“What kind of rule is that?” The coach remained angry, but sounded less certain.
“A rule to prevent nine-year-old catchers from being hospitalized. If your runner had beaten the throw, I’d make an exception, but he was tagged and only made it home because he didn’t slide. Next season, learn the rules, then teach them to your players.”
“Ump’s right, Leo,” the scorekeeper drawled from behind the backstop.
The coach sneered but had no reply. He glanced around at the parents staring at him from the aluminum bleachers, then turned to glare at Jason, as if blaming him for the embarrassing display.
Jason raised his eyebrows.
The coach returned to his dugout.
“Good job,” Matt said, clapping Jason on the back. “Way to keep cool.”
“I have to remind myself these guys are just somebody’s dad, desperate to see their kid win. In a way it’s nice that they care.”
“Sports turn a lot of people into hotheads,” Matt said.
Jason took a deep breath, trying to dismiss the incident. “Should we get out of here?”
“Sure.” They started walking toward their bikes. The teams huddled up to shout cheers. “Are you coming to Tim’s party tonight?”
“The pool party? I don’t know. Maybe.”
“Come on,” Matt urged. “It’ll be fun. It won’t stay warm forever.”
“Which means no,” Matt sighed. “At some point you should consider rejoining the living.”
Jason was unsure how to respond. How could he explain what
was really troubling him? His friends assumed that his reclusive behavior was due to his newfound infamy following the four months when he had dropped off the map. His disappearance had made the national news, as had his sudden reappearance after most had assumed he was dead. True, his absence had created some serious hassles. There had been dozens of interview requests. While some reporters were supportive, others had accused him of faking the incident, of deliberately hiding. Plus, the lost time had complicated his schooling. After counseling with his parents and teachers, Jason had spent much of the summer finishing packets of work that would enable him to advance to the next grade in the fall.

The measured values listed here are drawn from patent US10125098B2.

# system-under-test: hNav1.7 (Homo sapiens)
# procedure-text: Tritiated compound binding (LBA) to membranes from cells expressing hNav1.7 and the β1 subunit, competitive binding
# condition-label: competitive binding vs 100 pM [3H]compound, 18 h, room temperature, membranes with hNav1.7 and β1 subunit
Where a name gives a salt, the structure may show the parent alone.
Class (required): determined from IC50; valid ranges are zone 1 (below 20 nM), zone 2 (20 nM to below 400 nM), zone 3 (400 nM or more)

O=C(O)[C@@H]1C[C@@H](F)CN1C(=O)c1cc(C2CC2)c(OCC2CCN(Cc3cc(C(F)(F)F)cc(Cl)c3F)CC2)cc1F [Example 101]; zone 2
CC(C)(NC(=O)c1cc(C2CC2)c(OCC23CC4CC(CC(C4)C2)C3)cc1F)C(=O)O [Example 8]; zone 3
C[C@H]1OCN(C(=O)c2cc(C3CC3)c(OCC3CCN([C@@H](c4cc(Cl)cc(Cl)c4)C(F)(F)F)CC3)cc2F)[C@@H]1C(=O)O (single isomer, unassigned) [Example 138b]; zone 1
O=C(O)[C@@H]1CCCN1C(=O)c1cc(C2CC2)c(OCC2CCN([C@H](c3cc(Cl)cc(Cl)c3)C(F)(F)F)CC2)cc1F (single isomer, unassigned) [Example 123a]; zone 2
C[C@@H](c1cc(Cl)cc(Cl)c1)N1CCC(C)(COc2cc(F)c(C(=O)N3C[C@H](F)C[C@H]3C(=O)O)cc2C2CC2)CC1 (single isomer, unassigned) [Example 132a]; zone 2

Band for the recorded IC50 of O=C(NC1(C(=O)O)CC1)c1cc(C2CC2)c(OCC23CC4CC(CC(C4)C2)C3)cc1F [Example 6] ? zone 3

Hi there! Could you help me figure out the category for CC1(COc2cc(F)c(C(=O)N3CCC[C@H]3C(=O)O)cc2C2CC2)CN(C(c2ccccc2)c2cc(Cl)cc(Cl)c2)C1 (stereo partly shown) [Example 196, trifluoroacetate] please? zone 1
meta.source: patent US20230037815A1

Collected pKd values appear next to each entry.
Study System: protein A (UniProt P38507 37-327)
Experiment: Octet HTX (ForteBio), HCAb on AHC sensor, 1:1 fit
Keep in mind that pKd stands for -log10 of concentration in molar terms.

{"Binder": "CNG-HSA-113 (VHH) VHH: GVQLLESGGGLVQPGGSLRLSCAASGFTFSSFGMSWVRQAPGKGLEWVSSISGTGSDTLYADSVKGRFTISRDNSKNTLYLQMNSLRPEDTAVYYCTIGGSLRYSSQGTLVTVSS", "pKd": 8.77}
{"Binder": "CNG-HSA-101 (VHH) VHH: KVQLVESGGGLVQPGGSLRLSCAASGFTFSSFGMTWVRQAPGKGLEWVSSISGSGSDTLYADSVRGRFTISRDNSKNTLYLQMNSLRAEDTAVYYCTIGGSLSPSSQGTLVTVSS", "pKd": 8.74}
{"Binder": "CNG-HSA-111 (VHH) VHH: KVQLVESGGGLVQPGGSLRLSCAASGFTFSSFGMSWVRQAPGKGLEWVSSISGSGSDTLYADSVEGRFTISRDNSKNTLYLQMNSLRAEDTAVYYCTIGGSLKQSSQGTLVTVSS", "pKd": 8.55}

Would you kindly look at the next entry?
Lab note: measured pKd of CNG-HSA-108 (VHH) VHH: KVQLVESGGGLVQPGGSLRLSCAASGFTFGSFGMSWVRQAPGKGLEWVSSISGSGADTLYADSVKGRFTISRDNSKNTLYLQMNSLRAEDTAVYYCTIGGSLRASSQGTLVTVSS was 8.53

His real problem was not being able to tell anyone the truth. He had been to another world. He had made friends there, and enemies. He had risked his life and had accomplished great deeds. And he had returned home against his will, leaving behind tons of unfinished business. He had left a girl from Washington stranded there. And he knew a vital secret that would change how the heroes of that world tried to resist the emperor Maldor.
How could he explain any of this to Matt? To his parents? No matter what evidence he produced or details he supplied, nobody could possibly believe him. These burdens had to remain private. Although his experiences in Lyrian consumed his thoughts, if he tried to share what had really happened, he would wind up in a mental hospital!